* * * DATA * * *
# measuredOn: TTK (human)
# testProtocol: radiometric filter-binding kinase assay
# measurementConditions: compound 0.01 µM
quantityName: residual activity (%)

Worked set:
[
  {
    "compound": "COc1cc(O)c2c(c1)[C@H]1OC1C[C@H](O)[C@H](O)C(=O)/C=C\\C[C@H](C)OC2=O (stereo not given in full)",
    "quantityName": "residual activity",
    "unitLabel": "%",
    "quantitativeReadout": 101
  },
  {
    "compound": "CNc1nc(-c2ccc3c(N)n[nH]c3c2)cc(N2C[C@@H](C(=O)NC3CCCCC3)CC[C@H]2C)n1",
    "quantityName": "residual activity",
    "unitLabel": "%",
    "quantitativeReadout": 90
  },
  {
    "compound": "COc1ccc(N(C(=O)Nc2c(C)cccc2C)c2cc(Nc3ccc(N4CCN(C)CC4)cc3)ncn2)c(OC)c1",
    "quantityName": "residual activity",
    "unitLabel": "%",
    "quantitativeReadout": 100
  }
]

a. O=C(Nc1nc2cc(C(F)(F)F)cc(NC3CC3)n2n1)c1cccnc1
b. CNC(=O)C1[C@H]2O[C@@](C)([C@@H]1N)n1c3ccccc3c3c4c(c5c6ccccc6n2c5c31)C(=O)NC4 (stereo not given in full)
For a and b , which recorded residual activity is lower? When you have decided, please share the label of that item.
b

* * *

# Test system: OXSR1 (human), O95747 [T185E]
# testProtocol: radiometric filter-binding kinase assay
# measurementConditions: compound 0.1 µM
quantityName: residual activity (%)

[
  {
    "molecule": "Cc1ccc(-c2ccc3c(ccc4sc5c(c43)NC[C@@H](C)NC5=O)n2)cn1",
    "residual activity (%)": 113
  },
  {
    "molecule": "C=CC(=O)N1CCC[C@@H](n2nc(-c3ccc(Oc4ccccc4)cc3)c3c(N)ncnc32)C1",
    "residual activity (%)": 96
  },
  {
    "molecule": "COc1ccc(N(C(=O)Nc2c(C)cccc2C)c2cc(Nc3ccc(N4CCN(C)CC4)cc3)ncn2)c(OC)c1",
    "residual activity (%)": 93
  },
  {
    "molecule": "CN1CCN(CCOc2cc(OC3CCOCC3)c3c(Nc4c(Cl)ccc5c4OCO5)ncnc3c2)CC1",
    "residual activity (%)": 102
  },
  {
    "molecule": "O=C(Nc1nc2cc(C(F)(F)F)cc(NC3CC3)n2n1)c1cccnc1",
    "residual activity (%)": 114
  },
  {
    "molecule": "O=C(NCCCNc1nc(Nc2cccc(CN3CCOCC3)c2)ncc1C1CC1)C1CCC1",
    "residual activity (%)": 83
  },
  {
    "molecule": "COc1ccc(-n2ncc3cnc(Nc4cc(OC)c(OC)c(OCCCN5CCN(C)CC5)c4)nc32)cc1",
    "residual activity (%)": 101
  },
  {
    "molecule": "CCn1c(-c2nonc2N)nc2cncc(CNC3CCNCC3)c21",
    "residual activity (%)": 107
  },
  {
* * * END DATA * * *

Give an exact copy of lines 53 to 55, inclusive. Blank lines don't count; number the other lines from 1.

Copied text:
    "molecule": "O=C(Nc1nc2cc(C(F)(F)F)cc(NC3CC3)n2n1)c1cccnc1",
    "residual activity (%)": 114
  },